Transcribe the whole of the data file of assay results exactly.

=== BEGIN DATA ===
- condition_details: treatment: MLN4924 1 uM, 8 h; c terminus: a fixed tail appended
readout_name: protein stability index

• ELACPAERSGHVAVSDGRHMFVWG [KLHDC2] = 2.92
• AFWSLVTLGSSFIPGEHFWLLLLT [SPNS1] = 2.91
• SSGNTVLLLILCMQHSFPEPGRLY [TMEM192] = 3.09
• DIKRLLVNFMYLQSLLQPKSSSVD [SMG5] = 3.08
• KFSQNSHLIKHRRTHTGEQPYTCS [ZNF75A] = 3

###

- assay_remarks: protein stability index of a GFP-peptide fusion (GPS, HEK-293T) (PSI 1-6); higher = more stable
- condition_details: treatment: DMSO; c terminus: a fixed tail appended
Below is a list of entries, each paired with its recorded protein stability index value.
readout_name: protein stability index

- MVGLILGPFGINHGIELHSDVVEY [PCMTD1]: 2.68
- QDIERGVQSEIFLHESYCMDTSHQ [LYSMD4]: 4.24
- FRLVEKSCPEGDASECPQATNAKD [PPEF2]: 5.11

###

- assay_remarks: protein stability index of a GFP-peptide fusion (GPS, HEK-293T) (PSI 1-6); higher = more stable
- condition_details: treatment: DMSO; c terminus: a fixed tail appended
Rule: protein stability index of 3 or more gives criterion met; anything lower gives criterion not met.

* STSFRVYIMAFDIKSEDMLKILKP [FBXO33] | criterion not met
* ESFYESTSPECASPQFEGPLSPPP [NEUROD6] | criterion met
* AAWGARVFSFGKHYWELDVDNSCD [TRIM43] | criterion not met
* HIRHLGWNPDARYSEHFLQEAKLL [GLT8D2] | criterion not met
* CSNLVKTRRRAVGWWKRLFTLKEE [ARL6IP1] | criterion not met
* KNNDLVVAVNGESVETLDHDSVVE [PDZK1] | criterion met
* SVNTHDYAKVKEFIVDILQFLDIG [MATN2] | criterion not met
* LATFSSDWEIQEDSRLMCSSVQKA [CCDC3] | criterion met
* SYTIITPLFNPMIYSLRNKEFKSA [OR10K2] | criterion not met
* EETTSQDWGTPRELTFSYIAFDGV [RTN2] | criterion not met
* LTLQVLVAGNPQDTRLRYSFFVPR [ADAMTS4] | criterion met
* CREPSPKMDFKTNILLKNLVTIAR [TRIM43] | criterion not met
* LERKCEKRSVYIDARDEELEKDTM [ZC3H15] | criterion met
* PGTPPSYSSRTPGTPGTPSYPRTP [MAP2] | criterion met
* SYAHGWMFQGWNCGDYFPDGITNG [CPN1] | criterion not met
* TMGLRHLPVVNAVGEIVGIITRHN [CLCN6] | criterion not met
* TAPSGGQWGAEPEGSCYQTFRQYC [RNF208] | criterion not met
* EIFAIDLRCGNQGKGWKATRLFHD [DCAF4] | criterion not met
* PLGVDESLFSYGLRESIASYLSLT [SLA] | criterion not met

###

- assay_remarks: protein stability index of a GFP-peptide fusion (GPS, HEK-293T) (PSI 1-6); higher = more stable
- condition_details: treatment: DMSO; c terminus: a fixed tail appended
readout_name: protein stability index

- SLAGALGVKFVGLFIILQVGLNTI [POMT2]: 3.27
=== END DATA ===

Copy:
- condition_details: treatment: MLN4924 1 uM, 8 h; c terminus: a fixed tail appended
readout_name: protein stability index

• ELACPAERSGHVAVSDGRHMFVWG [KLHDC2] = 2.92
• AFWSLVTLGSSFIPGEHFWLLLLT [SPNS1] = 2.91
• SSGNTVLLLILCMQHSFPEPGRLY [TMEM192] = 3.09
• DIKRLLVNFMYLQSLLQPKSSSVD [SMG5] = 3.08
• KFSQNSHLIKHRRTHTGEQPYTCS [ZNF75A] = 3

###

- assay_remarks: protein stability index of a GFP-peptide fusion (GPS, HEK-293T) (PSI 1-6); higher = more stable
- condition_details: treatment: DMSO; c terminus: a fixed tail appended
Below is a list of entries, each paired with its recorded protein stability index value.
readout_name: protein stability index

- MVGLILGPFGINHGIELHSDVVEY [PCMTD1]: 2.68
- QDIERGVQSEIFLHESYCMDTSHQ [LYSMD4]: 4.24
- FRLVEKSCPEGDASECPQATNAKD [PPEF2]: 5.11

###

- assay_remarks: protein stability index of a GFP-peptide fusion (GPS, HEK-293T) (PSI 1-6); higher = more stable
- condition_details: treatment: DMSO; c terminus: a fixed tail appended
Rule: protein stability index of 3 or more gives criterion met; anything lower gives criterion not met.

* STSFRVYIMAFDIKSEDMLKILKP [FBXO33] | criterion not met
* ESFYESTSPECASPQFEGPLSPPP [NEUROD6] | criterion met
* AAWGARVFSFGKHYWELDVDNSCD [TRIM43] | criterion not met
* HIRHLGWNPDARYSEHFLQEAKLL [GLT8D2] | criterion not met
* CSNLVKTRRRAVGWWKRLFTLKEE [ARL6IP1] | criterion not met
* KNNDLVVAVNGESVETLDHDSVVE [PDZK1] | criterion met
* SVNTHDYAKVKEFIVDILQFLDIG [MATN2] | criterion not met
* LATFSSDWEIQEDSRLMCSSVQKA [CCDC3] | criterion met
* SYTIITPLFNPMIYSLRNKEFKSA [OR10K2] | criterion not met
* EETTSQDWGTPRELTFSYIAFDGV [RTN2] | criterion not met
* LTLQVLVAGNPQDTRLRYSFFVPR [ADAMTS4] | criterion met
* CREPSPKMDFKTNILLKNLVTIAR [TRIM43] | criterion not met
* LERKCEKRSVYIDARDEELEKDTM [ZC3H15] | criterion met
* PGTPPSYSSRTPGTPGTPSYPRTP [MAP2] | criterion met
* SYAHGWMFQGWNCGDYFPDGITNG [CPN1] | criterion not met
* TMGLRHLPVVNAVGEIVGIITRHN [CLCN6] | criterion not met
* TAPSGGQWGAEPEGSCYQTFRQYC [RNF208] | criterion not met
* EIFAIDLRCGNQGKGWKATRLFHD [DCAF4] | criterion not met
* PLGVDESLFSYGLRESIASYLSLT [SLA] | criterion not met

###

- assay_remarks: protein stability index of a GFP-peptide fusion (GPS, HEK-293T) (PSI 1-6); higher = more stable
- condition_details: treatment: DMSO; c terminus: a fixed tail appended
readout_name: protein stability index

- SLAGALGVKFVGLFIILQVGLNTI [POMT2]: 3.27